As the all-seeing gods watch over the epic struggle between the Greeks and the Trojans, three mortals will make the choices which will lead them to their inevitable destinies.
Wrath of Achilles looks at the Trojan war through the prism of the relationship between Achilles, Patroclus and Briseis. Achilles – the handsome, broad-shouldered hero, confident, relaxed and comfortable in his own skin, Patroclus – his lifelong companion, scrawny, hunched and anxious, Briseis – the beautiful enslaved queen, the coveted and divisive trophy of war, defiant, powerless, yet pivotal.
These three central roles have been very well cast and the performances are powerful and convincing throughout, as the characters battle with each other and with their own conflicting emotions. The writing has broken free from any pseudo-Shakespearean shackles and escaped any trace of ponderous Victorian translation; this is an Achilles who says “Okay” and “You’re kidding!”, but the simple staging remains firmly historical and the inventive costume design adds greatly to the atmosphere.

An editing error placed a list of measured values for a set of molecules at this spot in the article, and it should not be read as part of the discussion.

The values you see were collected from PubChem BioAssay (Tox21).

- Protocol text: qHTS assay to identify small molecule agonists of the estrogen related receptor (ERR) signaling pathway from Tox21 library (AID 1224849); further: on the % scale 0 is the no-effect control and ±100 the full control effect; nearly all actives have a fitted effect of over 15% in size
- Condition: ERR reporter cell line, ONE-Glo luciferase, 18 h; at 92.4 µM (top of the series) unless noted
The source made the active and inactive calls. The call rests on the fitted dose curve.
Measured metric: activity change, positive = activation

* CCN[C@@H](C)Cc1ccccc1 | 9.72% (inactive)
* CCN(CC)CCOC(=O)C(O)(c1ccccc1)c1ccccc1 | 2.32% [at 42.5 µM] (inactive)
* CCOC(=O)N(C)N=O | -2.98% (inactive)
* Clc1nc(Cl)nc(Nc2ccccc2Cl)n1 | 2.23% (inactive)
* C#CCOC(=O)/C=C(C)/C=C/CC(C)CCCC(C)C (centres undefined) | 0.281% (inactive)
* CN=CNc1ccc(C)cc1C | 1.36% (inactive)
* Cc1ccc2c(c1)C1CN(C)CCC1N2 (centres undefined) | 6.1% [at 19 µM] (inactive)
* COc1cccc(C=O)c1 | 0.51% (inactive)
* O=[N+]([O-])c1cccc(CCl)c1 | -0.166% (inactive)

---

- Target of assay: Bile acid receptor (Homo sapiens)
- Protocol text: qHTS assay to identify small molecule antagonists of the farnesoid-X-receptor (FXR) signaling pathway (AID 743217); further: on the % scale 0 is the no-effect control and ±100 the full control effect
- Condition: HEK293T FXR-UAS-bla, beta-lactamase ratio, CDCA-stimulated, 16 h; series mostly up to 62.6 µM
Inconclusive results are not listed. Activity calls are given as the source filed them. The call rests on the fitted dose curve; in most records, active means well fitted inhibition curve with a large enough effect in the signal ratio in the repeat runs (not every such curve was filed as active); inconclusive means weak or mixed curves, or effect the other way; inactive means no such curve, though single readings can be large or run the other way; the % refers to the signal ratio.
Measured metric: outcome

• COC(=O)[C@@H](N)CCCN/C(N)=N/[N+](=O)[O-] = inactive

“Men – you’re all the same!” hisses Briseis. Not the most original line, but a telling comment in the context of this story. In Achilles, the anger that explodes into violence lies dormant just below the smooth, polished surface. In meek, mild-mannered Patroclus, the rage is buried deeper, but it is still there and can never be wished away.
In Homer, the usual role of the gods is to squabble and to take sides. Here, they are a grim-faced chorus, singing mournful songs to each other in a secret language.
We are left with the sombre thought that even heroes can do no more than live out their predetermined fate, whatever choices they make. Perhaps that is why all the beautiful gods look so glum.
August 6-10, 12-17, 19-24 at 17:20